Can Bartenders be Liable for a Patron’s DUI in Washington?
A DUI begins when a person drinks too much alcohol and gets behind the wheel of a motor vehicle. In most cases, the responsibility for the drunk driver’s actions ends there. However, if the driver consumed the alcohol in a bar or tavern, the establishment and the person serving the alcohol may also have some liability in the situation.
The drunk driver can sue the bar or bartender for allowing them to become intoxicated to a dangerous level. Individuals may file a lawsuit, but this does not always mean it will hold up in court. Dram shop laws in most states make clear definitions to avoid false liability. Washington is one of those states.
Dram Shop Laws
Dram shop is an old term that describes a tavern, bar, restaurant, or another commercial establishment that serves alcohol. States enacted dram shop laws to protect the public from establishments selling alcoholic beverages to minors or individuals who are overly intoxicated. At the same time, these laws encourage bars and bartenders to be more mindful in how they serve intoxicated customers. Some cases were dram shop laws apply include first-party and third-party cases.
In first-party dram shop cases, a person claims a bar or bartender served him or her too much alcohol and sues, seeking compensation for any injuries or damages sustained while intoxicated. However, most states do not allow for first-party dram shop lawsuits. The view in most states is that individuals should be responsible for how much alcohol they consume.
First-party dram shop cases are difficult to win. Most jurisdictions consider it the individual’s responsibility when an adult consumes alcohol, and that they are liable for any actions that result from their intoxication. The exception is in cases that involve minors. It is illegal for minors under the age of 21 to consume alcohol in all 50 states. This means that if a bartender serves a minor alcohol, provisions exist which allow the minor to sue in a first-party dram law lawsuit.
In third party dram shop case, an individual served too much alcohol in a bar causes injury or damage to another party (third party). The third party then files suit against the bar and/or bartender for their injuries or damages. Third-party cases are more acceptable in many states. However, the plaintiff must prove several things to successfully sue the bar/bartender.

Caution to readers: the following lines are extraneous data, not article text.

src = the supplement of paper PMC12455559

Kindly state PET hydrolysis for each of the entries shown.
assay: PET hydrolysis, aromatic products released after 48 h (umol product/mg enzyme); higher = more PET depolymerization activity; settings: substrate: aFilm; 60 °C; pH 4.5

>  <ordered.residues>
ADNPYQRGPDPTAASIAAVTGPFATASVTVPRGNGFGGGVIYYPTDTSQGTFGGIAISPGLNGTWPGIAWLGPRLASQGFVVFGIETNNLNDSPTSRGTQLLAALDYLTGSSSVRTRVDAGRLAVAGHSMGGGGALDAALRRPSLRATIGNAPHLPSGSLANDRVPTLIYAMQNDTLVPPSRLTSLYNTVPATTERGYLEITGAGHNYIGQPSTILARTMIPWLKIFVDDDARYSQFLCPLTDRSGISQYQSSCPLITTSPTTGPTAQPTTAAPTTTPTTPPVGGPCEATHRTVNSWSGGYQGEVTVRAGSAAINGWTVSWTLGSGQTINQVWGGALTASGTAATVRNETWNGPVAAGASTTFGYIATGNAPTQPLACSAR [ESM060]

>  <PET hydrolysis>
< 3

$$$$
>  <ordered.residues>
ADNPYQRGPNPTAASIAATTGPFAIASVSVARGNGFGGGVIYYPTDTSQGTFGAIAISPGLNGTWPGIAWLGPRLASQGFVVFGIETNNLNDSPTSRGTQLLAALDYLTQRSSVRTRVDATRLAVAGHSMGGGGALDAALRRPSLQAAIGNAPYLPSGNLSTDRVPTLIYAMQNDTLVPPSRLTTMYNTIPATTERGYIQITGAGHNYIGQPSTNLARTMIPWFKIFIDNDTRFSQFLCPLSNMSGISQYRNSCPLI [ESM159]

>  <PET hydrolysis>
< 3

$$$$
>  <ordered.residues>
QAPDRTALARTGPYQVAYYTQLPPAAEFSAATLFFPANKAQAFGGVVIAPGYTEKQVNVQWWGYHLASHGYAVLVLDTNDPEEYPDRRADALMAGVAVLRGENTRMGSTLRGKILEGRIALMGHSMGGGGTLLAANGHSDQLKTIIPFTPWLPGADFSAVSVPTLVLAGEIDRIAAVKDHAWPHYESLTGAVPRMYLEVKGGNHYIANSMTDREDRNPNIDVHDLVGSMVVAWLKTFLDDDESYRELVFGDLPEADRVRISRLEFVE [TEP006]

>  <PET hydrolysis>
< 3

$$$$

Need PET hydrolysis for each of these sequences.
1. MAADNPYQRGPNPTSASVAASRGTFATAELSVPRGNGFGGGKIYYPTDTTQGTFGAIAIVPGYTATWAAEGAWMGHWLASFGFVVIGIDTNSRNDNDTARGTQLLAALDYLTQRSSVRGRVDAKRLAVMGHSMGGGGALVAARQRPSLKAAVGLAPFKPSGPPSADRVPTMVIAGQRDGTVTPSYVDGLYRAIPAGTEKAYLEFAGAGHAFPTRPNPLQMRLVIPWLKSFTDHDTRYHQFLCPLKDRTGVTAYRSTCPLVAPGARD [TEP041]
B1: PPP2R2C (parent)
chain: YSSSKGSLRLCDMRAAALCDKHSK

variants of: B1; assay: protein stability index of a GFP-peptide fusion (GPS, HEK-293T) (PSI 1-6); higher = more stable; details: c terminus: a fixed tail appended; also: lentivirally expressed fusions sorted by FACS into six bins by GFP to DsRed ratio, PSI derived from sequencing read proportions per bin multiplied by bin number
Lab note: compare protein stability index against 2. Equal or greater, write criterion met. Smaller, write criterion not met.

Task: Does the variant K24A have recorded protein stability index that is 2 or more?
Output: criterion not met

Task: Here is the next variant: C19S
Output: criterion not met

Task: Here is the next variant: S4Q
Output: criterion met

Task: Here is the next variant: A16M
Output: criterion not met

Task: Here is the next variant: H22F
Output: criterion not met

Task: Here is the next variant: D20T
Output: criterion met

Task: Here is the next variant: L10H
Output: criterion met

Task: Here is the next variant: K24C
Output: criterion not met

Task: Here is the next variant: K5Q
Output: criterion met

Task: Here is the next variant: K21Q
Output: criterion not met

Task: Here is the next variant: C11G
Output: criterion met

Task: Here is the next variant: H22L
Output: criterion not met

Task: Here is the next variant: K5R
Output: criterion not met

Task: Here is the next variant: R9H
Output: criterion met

- Prove the bar/bartender sold or gave alcohol to the first party.
- Demonstrate a clear relationship between the level of intoxication and the use of alcohol given to the first party.
- Provide evidence of reckless behavior by the bartender, such that they served alcohol to an intoxicated person and disregarded the potential harm to themselves or others.
- Prove the bartender knowingly served alcohol to an intoxicated person.
- Demonstrate the bartender sold alcohol to a minor.
- Demonstrate the act of over-serving or serving alcohol to a minor was intentional.
How to Avoid Over Serving
The legal standard for visible drunkenness varies from state to state. If you are a bartender, it is important to know the legal parameters in your state. Understanding these guidelines can determine whether you or your bar are liable in a dram law lawsuit or not. The general rule is not to serve alcohol to an individual who is observably intoxicated, a known alcoholic or a minor.
Visible signs of intoxication can include:
- Slurred speech
- Bloodshot eyes
- Problems with coordination
Avoid serving alcohol to anyone with these visible signs. If you feel uncomfortable, speak to your manager. Other helpful defenses against liability include bartender certification classes such as TIPS that teaches bartenders how to keep themselves safe.
Is the Bar/Bartender Liable?
Bars and bartenders can and do find themselves held liable in dram law lawsuits, especially in third-party cases. If you or a loved suffers injuries in an accident caused by a drunk driver, you may be able to sue the establishment that served the individual too much alcohol. The most important factor is providing evidence that the bartender knew he or she was serving alcohol to an intoxicated person. Contact a specialized Seattle car accident attorney who works with bars/bartender lawsuits, and they may help you establish a solid legal case.